Types and Registration of Prospectus10/10/2022 0 By indiafreenotes
It means a formal document that a Public Company issues to invite offers from public for subscribing its shares. It includes all the material information related to shares that a Company offers to the public. Furthermore, it usually help the investors to take investment decisions.
The company provides prospectus with capital raising intention. Prospectus helps the investors to make a well-informed decision because of the prospectus all the required information of the securities which are offered to the public for sale.
Whenever the company issues the prospectus, the company must file it with the regulator. The prospectus includes the details of the company’s business, financial statements.
- To notify the public of the issue.
- To put the company on record with regards to the terms of the issue and allotment process.
- To establish accountability on the part of the directors and promoters of the company.
Types of prospectus
According to Companies Act 2013, there are four types of prospectus.
Deemed Prospectus: Deemed prospectus has mentioned under Companies Act, 2013 Section 25 (1). When a company allows or agrees to allot any securities of the company, the document is considered as a deemed prospectus via which the offer is made to investors. Any document which offers the sale of securities to the public is deemed to be a prospectus by implication of law.
Shelf prospectus: Shelf prospectus is stated under section 31 of the Companies Act, 2013. Shelf prospectus is issued when a company or any public financial institution offers one or more securities to the public. A company shall provide a validity period of the prospectus, which should not be more than one year. The validity period starts with the commencement of the first offer. There is no need for a prospectus on further offers. The organization must provide an information memorandum when filing the shelf prospectus.
Red Herring Prospectus: Red herring prospectus does not contain all information about the prices of securities offered and the number of securities to be issued. According to the act, the firm should issue this prospectus to the registrar at least three before the opening of the offer and subscription list.
Abridged Prospectus: Abridged prospectus is a memorandum, containing all salient features of the prospectus as specified by SEBI. This type of prospectus includes all the information in brief, which gives a summary to the investor to make further decisions. A company cannot issue an application form for the purchase of securities unless an abridged prospectus accompanies such a form.
Registration of Prospectus
(1) No prospectus shall be issued by or on behalf of a company or in relation to an intended company unless, on or before the date of its publication, there has been delivered to the Registrar for registration a copy thereof signed by every person who is named therein as a director or proposed director of the company or by his agent authorized in writing, and having endorsed thereon or attached thereto:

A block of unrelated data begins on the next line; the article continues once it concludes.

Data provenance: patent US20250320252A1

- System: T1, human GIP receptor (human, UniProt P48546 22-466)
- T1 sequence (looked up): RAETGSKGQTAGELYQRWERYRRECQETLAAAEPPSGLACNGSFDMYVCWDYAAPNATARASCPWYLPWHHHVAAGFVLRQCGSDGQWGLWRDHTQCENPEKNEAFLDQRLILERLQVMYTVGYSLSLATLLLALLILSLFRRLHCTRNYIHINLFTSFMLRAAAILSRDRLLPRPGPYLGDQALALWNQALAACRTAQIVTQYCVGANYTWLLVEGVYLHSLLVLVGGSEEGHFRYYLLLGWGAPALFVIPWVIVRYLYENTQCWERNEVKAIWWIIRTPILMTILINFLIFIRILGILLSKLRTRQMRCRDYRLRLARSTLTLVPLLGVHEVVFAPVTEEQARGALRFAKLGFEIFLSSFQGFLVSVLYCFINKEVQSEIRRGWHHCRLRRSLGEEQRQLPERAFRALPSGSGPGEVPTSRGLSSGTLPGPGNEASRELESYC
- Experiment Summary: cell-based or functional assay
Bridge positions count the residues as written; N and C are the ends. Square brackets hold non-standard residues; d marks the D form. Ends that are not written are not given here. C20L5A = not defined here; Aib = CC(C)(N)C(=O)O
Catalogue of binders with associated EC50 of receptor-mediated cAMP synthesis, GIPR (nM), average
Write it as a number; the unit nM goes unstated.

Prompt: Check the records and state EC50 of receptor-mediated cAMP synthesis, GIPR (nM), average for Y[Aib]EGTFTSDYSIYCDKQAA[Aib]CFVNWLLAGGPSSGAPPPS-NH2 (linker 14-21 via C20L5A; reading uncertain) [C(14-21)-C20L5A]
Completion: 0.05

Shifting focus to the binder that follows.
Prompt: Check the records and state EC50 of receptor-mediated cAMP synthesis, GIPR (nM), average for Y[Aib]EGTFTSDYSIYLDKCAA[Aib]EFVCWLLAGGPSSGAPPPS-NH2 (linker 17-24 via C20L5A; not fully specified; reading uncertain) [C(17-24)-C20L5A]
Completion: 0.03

(a) Any consent to the issue of the prospectus required by section 58 from any person as an expert; and
(b) In the case of a prospectus issued generally, also:
(i) a copy of every contract required by clause 16 of Schedule II to be specified in the prospectus, or, in the case of a contract not reduced into writing, a memorandum giving full particulars thereof ; and
(ii) Where the persons making any report required by Part II of that Schedule have made therein, or have, without giving the reasons, indicated therein, any such adjustments as are mentioned in clause 32 of that Schedule, a written statement signed by those persons setting out the adjustments and giving the reasons therefor.
(2) Every prospectus to which sub-section (1) applies shall, on the face of it,
(a) State that a copy has been delivered for registration as required by this section ; and
(b) Specify any documents required by this section to be endorsed on or attached to the copy so delivered, or refer to statements included in the prospectus which specify those documents.
(3) The Registrar shall not register a prospectus unless the requirements of sections 55, 56, 57 and 58 and sub-sections (1) and (2) of this section have been complied with and the prospectus is accompanied by the consent in writing of the person, if any, named therein as the auditor, legal adviser, attorney, solicitor, banker or broker of the company or intended company, to act in that capacity.
(4) No prospectus shall be issued more than ninety days after the date on which a copy thereof is delivered for registration, and if a prospectus is so issued, it shall be deemed to be a prospectus a copy of which has not been delivered under this section to the Registrar.
(5) If a prospectus is issued without a copy thereof being delivered under this section to the Registrar or without the copy so delivered having endorsed thereon or attached thereto the required consent or documents, the company, and every person who is knowingly a party to the issue of the prospectus, shall be punishable with fine which may extend to fifty thousand rupees.